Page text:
I think it’s time we stopped glamourising beauty hauls, don’t you?


This is going to take collective action.

The rise of influencer marketing has completely changed the beauty industry. In 2018 alone, beauty-related content on YouTube generated over 169 billion views

I used to be a total sucker for a good makeup haul. I love the slight undertones of ASMR as exciting products are unwrapped to the overtones of your favourite influencer’s musings. Haul videos are somehow calming and entertaining, both at the same time. But to be honest, I could never quite get past the excessive spending these videos displayed.

Search ‘makeup haul’ on YouTube, like I just did, and you’ll see what I mean. Many of the thumbnails feature bright font proclaiming ‘I spend too much money on makeup,’ or something to that effect. 

As it turns out, like their favourite influencers, consumers are also spending a lot on makeup (some would say too much.) And research predicts that we’ll only spend more in the future. But it’s no coincidence that in the age of beauty influencers, who normalise having more than we need, our spending on cosmetics has increased dramatically. 

When it comes to fashion, clothing try-on and haul videos, which often promote excessive spending and fast fashion, have received some much-deserved criticism. And for a good reason – fast fashion is detrimental on many environmental and humanitarian levels.   

But cosmetics certainly aren’t free of the sort of concerns that surround fashion, like excessive waste and unjust labour practices. And this has me wondering: why haven’t we seen a bigger drive towards sustainability in the mainstream beauty industry?

Beauty influencers and the #shelfie

By definition, being a beauty influencer requires having lots of makeup and beauty products to make content about. But it also means making money out of that content, which yes, means selling stuff. Anti-capitalist YouTuber Kristen Leo made an eerily-confronting video that draws parallels between influencer marketing and the 1998 movie The Truman Show.

Just like the everyday people sneakily advertising products to viewers of the 24-hour-a-day television show about Truman’s life, a lot of influencer marketing doesn’t feel like traditional advertising.

But influencer marketing is just that – marketing. And brands recognise its power, which is why they shower beauty gurus in PR packages full of free makeup to add to their already overflowing collections. Because we often consider influencers to be everyday people who just have cool careers, they’re not just selling us makeup products, they’re selling a lifestyle, and it’s one that’s grounded in overconsumption.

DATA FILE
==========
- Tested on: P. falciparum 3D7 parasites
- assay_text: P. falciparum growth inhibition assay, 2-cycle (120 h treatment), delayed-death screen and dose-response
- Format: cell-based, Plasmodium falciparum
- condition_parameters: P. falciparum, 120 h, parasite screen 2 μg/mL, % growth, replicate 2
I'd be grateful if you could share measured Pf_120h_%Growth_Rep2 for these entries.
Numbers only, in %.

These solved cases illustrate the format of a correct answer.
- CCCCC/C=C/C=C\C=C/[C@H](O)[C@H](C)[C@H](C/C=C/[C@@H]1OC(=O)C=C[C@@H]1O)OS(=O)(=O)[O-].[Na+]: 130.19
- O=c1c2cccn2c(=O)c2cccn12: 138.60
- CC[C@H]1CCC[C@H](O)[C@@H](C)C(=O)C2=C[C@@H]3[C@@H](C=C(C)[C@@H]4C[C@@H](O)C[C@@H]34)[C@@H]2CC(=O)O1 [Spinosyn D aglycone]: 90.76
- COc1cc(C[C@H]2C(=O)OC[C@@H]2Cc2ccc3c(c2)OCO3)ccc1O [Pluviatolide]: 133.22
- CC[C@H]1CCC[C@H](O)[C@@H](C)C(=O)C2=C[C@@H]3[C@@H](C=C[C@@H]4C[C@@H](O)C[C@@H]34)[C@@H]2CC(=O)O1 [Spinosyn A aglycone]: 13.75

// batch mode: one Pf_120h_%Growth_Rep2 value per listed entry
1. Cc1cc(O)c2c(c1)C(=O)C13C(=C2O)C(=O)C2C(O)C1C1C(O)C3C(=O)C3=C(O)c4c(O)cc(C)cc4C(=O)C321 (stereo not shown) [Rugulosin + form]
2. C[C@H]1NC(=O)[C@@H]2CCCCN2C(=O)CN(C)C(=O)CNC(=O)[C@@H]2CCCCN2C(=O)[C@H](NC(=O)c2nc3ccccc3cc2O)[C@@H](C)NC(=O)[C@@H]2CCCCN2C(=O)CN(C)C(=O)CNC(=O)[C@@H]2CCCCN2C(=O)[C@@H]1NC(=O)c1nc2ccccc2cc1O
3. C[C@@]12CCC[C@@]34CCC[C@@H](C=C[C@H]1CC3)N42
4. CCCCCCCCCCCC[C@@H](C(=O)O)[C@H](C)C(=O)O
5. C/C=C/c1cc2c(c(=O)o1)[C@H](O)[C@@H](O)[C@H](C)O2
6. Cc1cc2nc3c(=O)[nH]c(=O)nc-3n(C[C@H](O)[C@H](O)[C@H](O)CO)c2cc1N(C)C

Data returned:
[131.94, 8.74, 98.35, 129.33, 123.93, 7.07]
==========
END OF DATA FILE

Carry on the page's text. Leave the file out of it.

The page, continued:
Some of the most popular videos on YouTube are makeup unboxings and beauty hauls. Both involve showing enough products to span at least ten minutes of viewing time (usually more) and often feature the iconic YouTube phrase ‘I’ll leave a link below’, which encourages us to give in to the inevitable ‘I wants’ that these videos will spark in us. 

Another popular YouTube genre that’s at risk of inspiring some serious shopping is, of course, the infamous makeup collection video. Think soothing, satisfying rundowns of entire Ikea Alex drawers worth of neatly organised makeup. ( If you know, you know.)

And we can’t forget the Instagram equivalent: the aspirational beauty #shelfie. The shelfie is a selfie of an aesthetically-pleasing and perfectly-curated beauty collection, big enough to fill entire sets of shelves.  

These popular forms of content idealise excessive consumption, that is, a wanting well beyond our needs. Influencer and makeup artist Painted by Esther, who’s worked with the likes of the model and activist Munroe Bergdorf, recognises the overconsumption in her industry. She told global media and news outlet Vice, “There is pressure on artists to have a large collection. It’s like a status. The more high-end items you have, the better you’re viewed.”